The Bureau of Labor Statistics released some fairly positive news in December: the number of construction workers fatally injured at U.S. job sites dropped slightly in 2021 compared with 2020. But digging deeper into the numbers shows that we still have a long way to go to make construction work safer.
According to BLS, there were 1,015 deaths from construction-related injuries in 2021, of which 986 died at construction sites. The previous year, 1,034 construction workers died, 1,008 of whom were killed at their job sites. These numbers represent a 1.8 percent decline in total fatal incidents and 2.2 percent fewer workplace deaths year-over-year.
Mixed news about construction deaths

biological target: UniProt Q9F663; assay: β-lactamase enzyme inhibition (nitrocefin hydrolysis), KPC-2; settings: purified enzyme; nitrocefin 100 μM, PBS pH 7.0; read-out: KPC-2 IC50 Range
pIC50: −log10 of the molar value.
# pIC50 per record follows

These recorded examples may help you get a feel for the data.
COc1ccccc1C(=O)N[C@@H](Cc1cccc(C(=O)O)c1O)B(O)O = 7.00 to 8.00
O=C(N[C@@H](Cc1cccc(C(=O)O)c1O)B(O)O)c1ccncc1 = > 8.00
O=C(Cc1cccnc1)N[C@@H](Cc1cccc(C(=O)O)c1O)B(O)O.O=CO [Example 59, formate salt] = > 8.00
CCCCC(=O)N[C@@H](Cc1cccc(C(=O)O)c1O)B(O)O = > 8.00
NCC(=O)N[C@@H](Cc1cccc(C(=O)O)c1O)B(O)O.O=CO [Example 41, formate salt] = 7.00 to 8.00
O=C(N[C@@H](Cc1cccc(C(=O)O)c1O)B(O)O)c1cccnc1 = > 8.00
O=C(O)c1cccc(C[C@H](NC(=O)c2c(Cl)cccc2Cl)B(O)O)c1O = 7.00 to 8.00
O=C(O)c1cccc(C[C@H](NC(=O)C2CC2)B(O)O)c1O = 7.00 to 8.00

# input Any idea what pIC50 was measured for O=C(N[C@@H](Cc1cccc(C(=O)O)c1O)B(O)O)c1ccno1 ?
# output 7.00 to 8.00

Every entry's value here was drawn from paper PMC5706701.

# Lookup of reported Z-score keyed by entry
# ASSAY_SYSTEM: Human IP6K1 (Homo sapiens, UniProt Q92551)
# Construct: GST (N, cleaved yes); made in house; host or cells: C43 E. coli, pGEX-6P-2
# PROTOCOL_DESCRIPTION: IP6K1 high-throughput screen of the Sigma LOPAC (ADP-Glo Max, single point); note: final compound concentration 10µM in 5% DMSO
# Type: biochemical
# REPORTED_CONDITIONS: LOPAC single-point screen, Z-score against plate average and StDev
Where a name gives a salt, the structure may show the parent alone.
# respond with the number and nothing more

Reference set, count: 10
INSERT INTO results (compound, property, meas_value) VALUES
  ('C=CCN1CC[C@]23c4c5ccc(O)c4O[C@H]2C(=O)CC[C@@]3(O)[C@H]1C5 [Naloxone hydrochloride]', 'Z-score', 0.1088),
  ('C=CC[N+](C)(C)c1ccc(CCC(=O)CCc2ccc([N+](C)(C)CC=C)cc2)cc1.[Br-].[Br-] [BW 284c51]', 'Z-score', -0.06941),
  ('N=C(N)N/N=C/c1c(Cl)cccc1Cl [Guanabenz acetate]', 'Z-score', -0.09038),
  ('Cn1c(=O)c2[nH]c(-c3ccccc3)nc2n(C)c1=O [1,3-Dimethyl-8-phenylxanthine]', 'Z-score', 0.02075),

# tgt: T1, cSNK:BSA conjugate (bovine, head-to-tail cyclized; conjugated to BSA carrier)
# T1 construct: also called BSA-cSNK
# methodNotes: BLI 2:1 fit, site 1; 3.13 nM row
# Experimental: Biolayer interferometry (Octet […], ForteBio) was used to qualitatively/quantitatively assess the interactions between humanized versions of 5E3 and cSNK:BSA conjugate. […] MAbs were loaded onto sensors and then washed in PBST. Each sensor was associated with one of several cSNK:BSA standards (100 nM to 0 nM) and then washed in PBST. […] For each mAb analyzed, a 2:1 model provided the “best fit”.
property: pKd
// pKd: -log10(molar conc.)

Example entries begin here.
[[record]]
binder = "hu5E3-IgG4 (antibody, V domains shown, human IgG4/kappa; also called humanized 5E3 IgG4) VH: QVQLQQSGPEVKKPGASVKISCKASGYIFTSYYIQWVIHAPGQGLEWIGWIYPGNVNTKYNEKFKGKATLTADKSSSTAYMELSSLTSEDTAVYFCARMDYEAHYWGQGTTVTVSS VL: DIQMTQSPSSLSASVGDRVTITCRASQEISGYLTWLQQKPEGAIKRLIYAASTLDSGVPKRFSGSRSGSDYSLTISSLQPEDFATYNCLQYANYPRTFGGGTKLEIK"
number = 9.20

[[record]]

This modest decline is good news, though one union leader noted that construction deaths have remained fairly flat over the past five years. However, BLS reports that some types of deadly accidents actually claimed more lives in 2021 than in ’20. Fatal falls went up significantly from 353 to 379, as did electrocutions, which increased from 54 to 75. Meanwhile, the number of deaths caused by getting struck by a piece of equipment or object went down by 13 to 150.
A fatal construction accident can be devastating for the deceased’s family. But even though most construction workers survive when caught in a workplace accident, their injuries can still affect every part of their lives. A serious injury can cause a permanent or long-term disability. The worker could be left unable to work for months, maybe years. Their families might have little or no other sources of income, putting everyone at risk of losing their home and other hardships.
Workers’ comp helps injured Colquitt County construction workers
Fortunately, workers’ compensation can help. Workers’ comp can make up for most of your lost income and pay your medical bills. No family should face financial ruin over a work-related injury.